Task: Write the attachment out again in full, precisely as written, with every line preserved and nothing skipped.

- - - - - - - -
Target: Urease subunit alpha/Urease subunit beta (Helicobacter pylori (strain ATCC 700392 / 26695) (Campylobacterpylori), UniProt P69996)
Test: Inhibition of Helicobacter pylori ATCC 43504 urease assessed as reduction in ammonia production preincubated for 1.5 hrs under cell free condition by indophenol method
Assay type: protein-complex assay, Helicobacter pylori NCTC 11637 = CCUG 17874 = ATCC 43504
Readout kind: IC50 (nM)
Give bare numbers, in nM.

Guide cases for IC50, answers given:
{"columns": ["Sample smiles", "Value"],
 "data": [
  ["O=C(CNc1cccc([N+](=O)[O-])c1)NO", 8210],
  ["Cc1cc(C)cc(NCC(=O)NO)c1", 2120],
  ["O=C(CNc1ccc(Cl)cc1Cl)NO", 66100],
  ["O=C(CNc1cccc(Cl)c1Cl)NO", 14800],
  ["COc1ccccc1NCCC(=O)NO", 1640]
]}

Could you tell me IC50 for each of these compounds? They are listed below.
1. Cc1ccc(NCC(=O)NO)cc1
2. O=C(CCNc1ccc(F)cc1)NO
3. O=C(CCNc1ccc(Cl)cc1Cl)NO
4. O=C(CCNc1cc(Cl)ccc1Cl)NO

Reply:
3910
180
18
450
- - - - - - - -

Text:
Target: Urease subunit alpha/Urease subunit beta (Helicobacter pylori (strain ATCC 700392 / 26695) (Campylobacterpylori), UniProt P69996)
Test: Inhibition of Helicobacter pylori ATCC 43504 urease assessed as reduction in ammonia production preincubated for 1.5 hrs under cell free condition by indophenol method
Assay type: protein-complex assay, Helicobacter pylori NCTC 11637 = CCUG 17874 = ATCC 43504
Readout kind: IC50 (nM)
Give bare numbers, in nM.

Guide cases for IC50, answers given:
{"columns": ["Sample smiles", "Value"],
 "data": [
  ["O=C(CNc1cccc([N+](=O)[O-])c1)NO", 8210],
  ["Cc1cc(C)cc(NCC(=O)NO)c1", 2120],
  ["O=C(CNc1ccc(Cl)cc1Cl)NO", 66100],
  ["O=C(CNc1cccc(Cl)c1Cl)NO", 14800],
  ["COc1ccccc1NCCC(=O)NO", 1640]
]}

Could you tell me IC50 for each of these compounds? They are listed below.
1. Cc1ccc(NCC(=O)NO)cc1
2. O=C(CCNc1ccc(F)cc1)NO
3. O=C(CCNc1ccc(Cl)cc1Cl)NO
4. O=C(CCNc1cc(Cl)ccc1Cl)NO

Reply:
3910
180
18
450